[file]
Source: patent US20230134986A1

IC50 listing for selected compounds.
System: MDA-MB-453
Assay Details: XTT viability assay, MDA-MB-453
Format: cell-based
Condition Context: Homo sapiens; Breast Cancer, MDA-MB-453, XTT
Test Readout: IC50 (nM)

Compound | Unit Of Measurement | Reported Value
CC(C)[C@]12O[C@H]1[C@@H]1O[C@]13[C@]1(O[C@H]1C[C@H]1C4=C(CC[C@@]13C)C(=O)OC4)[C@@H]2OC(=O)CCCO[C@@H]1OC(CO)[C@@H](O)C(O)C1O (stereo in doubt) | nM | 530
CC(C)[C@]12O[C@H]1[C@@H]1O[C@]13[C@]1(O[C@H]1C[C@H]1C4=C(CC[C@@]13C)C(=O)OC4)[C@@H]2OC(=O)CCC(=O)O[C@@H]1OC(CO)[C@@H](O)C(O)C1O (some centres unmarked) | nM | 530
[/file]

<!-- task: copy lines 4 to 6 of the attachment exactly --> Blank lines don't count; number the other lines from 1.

Assay Details: XTT viability assay, MDA-MB-453
Format: cell-based
Condition Context: Homo sapiens; Breast Cancer, MDA-MB-453, XTT